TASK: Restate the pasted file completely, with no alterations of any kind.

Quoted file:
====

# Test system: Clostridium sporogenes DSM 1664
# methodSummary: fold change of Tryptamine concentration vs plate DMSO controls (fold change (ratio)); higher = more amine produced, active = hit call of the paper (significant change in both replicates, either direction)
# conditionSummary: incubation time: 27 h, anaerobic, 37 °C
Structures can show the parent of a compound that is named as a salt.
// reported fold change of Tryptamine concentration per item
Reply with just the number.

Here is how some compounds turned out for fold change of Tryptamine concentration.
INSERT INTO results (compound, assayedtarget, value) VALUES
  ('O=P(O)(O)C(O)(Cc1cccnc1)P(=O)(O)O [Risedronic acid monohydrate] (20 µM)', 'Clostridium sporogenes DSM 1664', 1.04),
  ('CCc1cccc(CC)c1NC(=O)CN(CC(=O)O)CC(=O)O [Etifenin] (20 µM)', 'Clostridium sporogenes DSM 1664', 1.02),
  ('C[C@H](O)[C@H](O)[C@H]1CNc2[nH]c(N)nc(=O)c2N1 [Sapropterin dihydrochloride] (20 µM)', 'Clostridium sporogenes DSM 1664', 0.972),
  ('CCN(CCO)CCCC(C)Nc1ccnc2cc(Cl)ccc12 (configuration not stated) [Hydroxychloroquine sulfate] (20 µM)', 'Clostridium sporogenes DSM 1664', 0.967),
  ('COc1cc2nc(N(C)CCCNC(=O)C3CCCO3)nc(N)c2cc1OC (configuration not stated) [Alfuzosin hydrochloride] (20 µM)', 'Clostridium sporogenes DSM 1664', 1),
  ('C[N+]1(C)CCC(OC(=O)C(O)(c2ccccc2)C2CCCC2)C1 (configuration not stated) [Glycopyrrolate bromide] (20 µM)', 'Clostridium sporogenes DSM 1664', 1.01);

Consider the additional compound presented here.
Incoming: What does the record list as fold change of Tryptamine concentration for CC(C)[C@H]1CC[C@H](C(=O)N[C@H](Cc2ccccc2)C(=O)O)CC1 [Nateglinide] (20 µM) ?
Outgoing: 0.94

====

# Test system: Clostridium sporogenes DSM 1664
# methodSummary: fold change of Tryptamine concentration vs plate DMSO controls (fold change (ratio)); higher = more amine produced, active = hit call of the paper (significant change in both replicates, either direction)
# conditionSummary: incubation time: 27 h, anaerobic, 37 °C
Structures can show the parent of a compound that is named as a salt.
// reported fold change of Tryptamine concentration per item
Reply with just the number.

Here is how some compounds turned out for fold change of Tryptamine concentration.
INSERT INTO results (compound, assayedtarget, value) VALUES
  ('O=P(O)(O)C(O)(Cc1cccnc1)P(=O)(O)O [Risedronic acid monohydrate] (20 µM)', 'Clostridium sporogenes DSM 1664', 1.04),
  ('CCc1cccc(CC)c1NC(=O)CN(CC(=O)O)CC(=O)O [Etifenin] (20 µM)', 'Clostridium sporogenes DSM 1664', 1.02),
  ('C[C@H](O)[C@H](O)[C@H]1CNc2[nH]c(N)nc(=O)c2N1 [Sapropterin dihydrochloride] (20 µM)', 'Clostridium sporogenes DSM 1664', 0.972),
  ('CCN(CCO)CCCC(C)Nc1ccnc2cc(Cl)ccc12 (configuration not stated) [Hydroxychloroquine sulfate] (20 µM)', 'Clostridium sporogenes DSM 1664', 0.967),
  ('COc1cc2nc(N(C)CCCNC(=O)C3CCCO3)nc(N)c2cc1OC (configuration not stated) [Alfuzosin hydrochloride] (20 µM)', 'Clostridium sporogenes DSM 1664', 1),
  ('C[N+]1(C)CCC(OC(=O)C(O)(c2ccccc2)C2CCCC2)C1 (configuration not stated) [Glycopyrrolate bromide] (20 µM)', 'Clostridium sporogenes DSM 1664', 1.01);

Consider the additional compound presented here.
Incoming: What does the record list as fold change of Tryptamine concentration for CC(C)[C@H]1CC[C@H](C(=O)N[C@H](Cc2ccccc2)C(=O)O)CC1 [Nateglinide] (20 µM) ?
Outgoing: 0.94